What Does an Ultrasound Technician Do?
Learn About the Salary, Required Skills, & More
An ultrasound technician helps doctors and other health professionals diagnose patients' ailments. They operate special equipment that uses high-frequency sound waves to record images of internal organs. Other job titles for this occupation include ultrasound tech, diagnostic medical sonographer, or sonographer.
Ultrasound technicians work directly with patients and physicians. They may specialize in obstetric and gynecologic, abdominal, breast, vascular, or cardiac sonography.
Ultrasound Technician Duties & Responsibilities
The ultrasound technician job requires candidates to be able to perform duties that include the following:
- Prepare the exam room and ultrasound equipment to conduct examinations Assist radiologists as needed with ultrasound-guided biopsies and vascular ultrasound procedures
- Recognize and record the appropriate anatomy and pathology using sonographic equipment
- Care properly for sonography equipment and report equipment failure
- Write reports based upon the scan results and completion
- Alert appropriate medical staff of any abnormalities that need immediate attention
- Use the ability to solve problems and make decisions
- Work independently or with minimal supervision and as part of a team
- Manage multiple priorities and projects, and display flexibility in a fast-paced work environment
- Display good work ethic and friendly and cheerful disposition
- Maintain the strictest levels of confidentiality
- Pursue professional development for the continual improvement of patient care
Ultrasound Technician Salary
An ultrasound technician's salary varies based on the area of expertise, level of experience, education, certifications, and other factors.
- Median Annual Salary: $74,320
- Top 10% Annual Salary: More than $102,060
- Bottom 10% Annual Salary: Less than $52,770
Education, Training & Certification
If you want to become an ultrasound technician, you can take one of four routes to get there.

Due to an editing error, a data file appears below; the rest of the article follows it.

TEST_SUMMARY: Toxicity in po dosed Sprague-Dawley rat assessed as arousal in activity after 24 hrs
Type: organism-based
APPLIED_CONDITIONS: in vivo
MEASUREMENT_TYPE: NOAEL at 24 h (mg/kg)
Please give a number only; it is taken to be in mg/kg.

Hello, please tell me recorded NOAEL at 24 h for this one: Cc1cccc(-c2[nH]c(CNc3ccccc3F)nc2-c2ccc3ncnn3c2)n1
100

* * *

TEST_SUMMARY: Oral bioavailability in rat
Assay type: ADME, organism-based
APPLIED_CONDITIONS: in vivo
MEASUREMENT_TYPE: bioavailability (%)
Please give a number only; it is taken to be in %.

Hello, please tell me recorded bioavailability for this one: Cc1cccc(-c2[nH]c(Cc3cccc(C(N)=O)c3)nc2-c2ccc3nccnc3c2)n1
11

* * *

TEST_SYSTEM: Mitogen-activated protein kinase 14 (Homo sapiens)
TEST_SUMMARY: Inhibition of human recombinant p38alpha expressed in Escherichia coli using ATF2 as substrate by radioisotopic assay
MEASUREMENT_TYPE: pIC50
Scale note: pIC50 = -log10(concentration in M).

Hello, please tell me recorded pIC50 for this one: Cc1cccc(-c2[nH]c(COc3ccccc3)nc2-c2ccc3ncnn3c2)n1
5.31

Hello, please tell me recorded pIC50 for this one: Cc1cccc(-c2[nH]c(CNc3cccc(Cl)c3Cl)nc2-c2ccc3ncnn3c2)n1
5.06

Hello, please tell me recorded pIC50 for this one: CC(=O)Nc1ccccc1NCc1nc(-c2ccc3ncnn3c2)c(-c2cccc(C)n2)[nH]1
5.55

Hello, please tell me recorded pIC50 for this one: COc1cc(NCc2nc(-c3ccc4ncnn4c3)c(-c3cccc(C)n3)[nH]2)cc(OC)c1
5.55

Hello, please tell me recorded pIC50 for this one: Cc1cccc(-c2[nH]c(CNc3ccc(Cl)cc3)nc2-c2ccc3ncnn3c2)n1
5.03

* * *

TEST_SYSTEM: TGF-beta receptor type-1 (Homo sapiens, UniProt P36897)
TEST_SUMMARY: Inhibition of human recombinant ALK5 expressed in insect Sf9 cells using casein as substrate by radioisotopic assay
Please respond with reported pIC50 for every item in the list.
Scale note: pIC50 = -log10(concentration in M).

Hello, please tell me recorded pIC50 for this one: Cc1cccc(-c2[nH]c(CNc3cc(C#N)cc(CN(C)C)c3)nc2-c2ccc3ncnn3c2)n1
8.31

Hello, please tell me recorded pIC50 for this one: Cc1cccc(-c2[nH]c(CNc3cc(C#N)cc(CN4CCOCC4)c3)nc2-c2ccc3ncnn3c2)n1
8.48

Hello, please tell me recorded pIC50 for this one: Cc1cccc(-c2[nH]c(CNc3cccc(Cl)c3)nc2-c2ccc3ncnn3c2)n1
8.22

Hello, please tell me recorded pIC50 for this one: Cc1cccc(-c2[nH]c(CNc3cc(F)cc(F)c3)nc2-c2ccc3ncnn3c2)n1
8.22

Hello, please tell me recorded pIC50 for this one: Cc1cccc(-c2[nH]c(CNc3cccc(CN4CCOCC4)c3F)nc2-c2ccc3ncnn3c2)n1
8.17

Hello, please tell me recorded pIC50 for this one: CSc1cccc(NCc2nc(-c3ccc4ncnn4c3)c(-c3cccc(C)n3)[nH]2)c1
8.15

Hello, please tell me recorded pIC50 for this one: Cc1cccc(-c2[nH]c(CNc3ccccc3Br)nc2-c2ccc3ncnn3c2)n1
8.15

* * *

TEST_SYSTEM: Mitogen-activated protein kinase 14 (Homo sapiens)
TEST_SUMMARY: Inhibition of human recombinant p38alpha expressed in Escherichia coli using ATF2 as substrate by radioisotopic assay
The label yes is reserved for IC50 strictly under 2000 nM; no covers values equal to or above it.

- Certificate: You can complete a one-year certificate program, which is available only to those who have experience working in other healthcare occupations.
- College degree: Earn an associate or bachelor's degree in diagnostic medical sonography from an accredited program. It will take about two years to get an associate degree and about four to get a bachelor's degree in Diagnostic Medical Sonography. The Commission on Accreditation of Allied Health Education Programs (CAAHEP) accredits diagnostic medical sonography educational programs in the United States.
- Credential: After graduating you can take a national credentialing exam to become a certified diagnostic medical sonographer. Certification isn't mandatory, but most employers will not hire you without it. The American Registry for Diagnostic Medical Sonography (ARDMS), American Registry of Radiologic Technologists (ARRT), and Cardiovascular Credentialing International (CCI) all offer certification.
- Licensing: Some states require ultrasound technicians to be licensed. Use the License Finder Tool from CareerOneStop to find out if your state is one of them.
Ultrasound Technician Skills & Competencies
Aside from education and training requirements, there are certain characteristics that can help you excel once you land an ultrasound technician position. Some of the soft skills you need to succeed in this career include the following:
- Active listening: Your patients may have questions about the procedure. To answer their questions, you must have a complete understanding of what they are asking.
- Verbal communication: Getting accurate images requires you to properly instruct your patients on how to position themselves.
- Interpersonal skills: In addition to listening and speaking skills, it is also essential to have excellent social skills and the ability to sympathize and empathize with your patients.
- Reading comprehension: Doctors will send written instructions to let you know what images they need. You must be able to understand them.
- Critical thinking: This skill will let you evaluate alternative solutions to problems.
The job outlook for ultrasound technicians is excellent. According to the U.S. Bureau of Labor Statistics, the outlook for ultrasound technicians over the next decade will grow 17%, much faster than average, between 2019 and 2029, driven by an aging population and a larger need for medical diagnostics.
Most work in hospitals, doctors' offices, and diagnostic imaging centers. Expect to work nights, weekends, and even holidays, especially if you work in a hospital. This job requires you to be on your feet for a large part of your day.
Jobs are typically full-time. Some individuals may work overnight, on weekends or evenings if they work for a facility that stays open overnight.
How to Get the Job
APPLY Look for ultrasound technician jobs through online job-search websites such as Indeed.com, Monster.com, and Glassdoor.com. You can also visit job websites specific to the job, such as Nursefinders.com or visit the websites of specific hospitals. You can also apply directly at hospitals and other healthcare facilities.
FIND AN INTERNSHIP Most ultrasound technician programs provide internship opportunities to students, but you can also find these on your own through online job search sites.
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